Officials of the Light Rail Transit Authority (LRTA) on Friday belied reports they had an extravagant party to mark the agency’s 35th anniversary in a hotel in Manila recently.
LRTA spokesman Hernando Cabrera told The Manila Times that the amount spent during the event was within the allowed spending per employee based on guidelines set by the Commission on Audit (COA).
“In the COA guidelines, there is a specific amount you can spend for every employee so what they will do is to compute the fund spent then divide it by the number of employees,” Cabrera said in Filipino.
“The amount allotted was used for the food, venue, prizes and others, it covered all the needs for the event” he added.
Cabrera explained that the memorandum from LRTA administrator Honorito Chaneco requiring the employees to don a 1920s-inspired attire, in keeping with the agency’s anniversary theme, was just to make sure that majority of them would follow.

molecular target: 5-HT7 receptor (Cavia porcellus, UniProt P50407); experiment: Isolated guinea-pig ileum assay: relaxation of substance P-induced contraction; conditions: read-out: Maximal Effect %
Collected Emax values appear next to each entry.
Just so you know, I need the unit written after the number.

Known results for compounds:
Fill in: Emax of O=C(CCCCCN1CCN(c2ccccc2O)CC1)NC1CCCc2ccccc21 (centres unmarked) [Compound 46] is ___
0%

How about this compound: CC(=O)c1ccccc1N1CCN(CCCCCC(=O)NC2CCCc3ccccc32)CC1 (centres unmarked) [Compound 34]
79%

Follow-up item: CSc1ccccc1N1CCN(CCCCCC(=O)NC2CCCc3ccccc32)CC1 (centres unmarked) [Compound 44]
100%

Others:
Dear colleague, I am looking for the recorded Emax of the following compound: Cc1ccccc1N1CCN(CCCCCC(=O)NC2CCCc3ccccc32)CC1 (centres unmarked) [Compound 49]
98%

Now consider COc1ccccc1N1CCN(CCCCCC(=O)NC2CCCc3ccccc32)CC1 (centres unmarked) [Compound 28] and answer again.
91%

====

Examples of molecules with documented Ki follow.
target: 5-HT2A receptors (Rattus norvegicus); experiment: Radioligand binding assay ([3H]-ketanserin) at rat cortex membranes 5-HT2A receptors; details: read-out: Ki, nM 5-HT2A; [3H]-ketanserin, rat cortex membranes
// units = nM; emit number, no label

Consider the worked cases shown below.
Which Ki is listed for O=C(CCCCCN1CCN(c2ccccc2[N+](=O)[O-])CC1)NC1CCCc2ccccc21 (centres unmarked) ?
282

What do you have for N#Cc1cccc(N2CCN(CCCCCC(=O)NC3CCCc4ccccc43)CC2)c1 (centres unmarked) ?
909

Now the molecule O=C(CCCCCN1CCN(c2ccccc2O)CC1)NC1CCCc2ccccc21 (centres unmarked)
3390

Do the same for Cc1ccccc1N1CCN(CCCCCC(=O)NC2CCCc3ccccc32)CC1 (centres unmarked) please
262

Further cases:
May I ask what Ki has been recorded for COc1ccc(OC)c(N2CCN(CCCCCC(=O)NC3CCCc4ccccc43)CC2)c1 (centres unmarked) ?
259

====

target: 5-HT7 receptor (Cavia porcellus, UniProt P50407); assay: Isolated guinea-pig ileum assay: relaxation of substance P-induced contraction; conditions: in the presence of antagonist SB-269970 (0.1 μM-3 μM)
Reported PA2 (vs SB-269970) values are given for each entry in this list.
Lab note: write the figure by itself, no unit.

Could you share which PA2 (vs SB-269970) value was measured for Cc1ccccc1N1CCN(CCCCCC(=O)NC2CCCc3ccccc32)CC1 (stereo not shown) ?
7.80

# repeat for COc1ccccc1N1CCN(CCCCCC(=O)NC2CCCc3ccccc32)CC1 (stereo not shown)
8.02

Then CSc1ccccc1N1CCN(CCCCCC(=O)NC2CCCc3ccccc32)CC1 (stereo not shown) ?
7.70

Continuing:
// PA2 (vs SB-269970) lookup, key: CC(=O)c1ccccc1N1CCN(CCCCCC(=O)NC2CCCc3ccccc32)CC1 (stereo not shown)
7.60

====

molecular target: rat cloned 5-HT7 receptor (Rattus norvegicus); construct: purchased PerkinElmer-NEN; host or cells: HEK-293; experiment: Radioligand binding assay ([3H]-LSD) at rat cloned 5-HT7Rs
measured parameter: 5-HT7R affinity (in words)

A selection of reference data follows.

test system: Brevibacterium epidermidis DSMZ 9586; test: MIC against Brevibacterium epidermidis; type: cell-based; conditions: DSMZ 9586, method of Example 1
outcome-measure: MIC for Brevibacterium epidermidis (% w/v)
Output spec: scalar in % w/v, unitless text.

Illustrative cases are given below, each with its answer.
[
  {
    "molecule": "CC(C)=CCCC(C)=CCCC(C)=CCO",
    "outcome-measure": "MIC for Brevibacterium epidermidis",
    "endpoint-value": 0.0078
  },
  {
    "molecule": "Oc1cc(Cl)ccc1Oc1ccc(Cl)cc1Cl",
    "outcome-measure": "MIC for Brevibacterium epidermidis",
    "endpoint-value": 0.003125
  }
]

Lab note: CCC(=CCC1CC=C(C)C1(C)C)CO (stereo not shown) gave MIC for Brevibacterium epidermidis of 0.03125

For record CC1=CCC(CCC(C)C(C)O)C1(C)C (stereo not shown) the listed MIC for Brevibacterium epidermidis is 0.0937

He said the employees need not spend much but would just depend on how they will be creative with their old clothes and come up with the best costume.
“The costume is voluntary… they could attend the event without any costume, actually during this affair I saw some of our employees not in costume. Others only had a hat or a scarf and it is enough,” Cabrera noted.
The LRTA spokesman said their operation was not affected by the event, adding that repairs are still ongoing especially on the first generation trains that were shown with leaking roofs in social media recently.
“From July 7 onward we are continuously working on our trains. I am referring to the short-term measures for our 35-year old first generation trains. We do two things, the short-term solution, which we do every year, and the long term,” according to Cabrera.
“For the long-term, we have been doing this since 2012 where we implement a total overhaul for the cars of our trains,” he said.
Recently, a militant group bashed LRTA officials for holding an allegedly lavish party for their anniversary while commuters are faced with leaking roofs and queues at train stations.
The group claimed that the country’s train system “continues to suffer serious maintenance and operations issues” apparently without its administrators giving the highest priority to running the system well and looking after the welfare of train riders.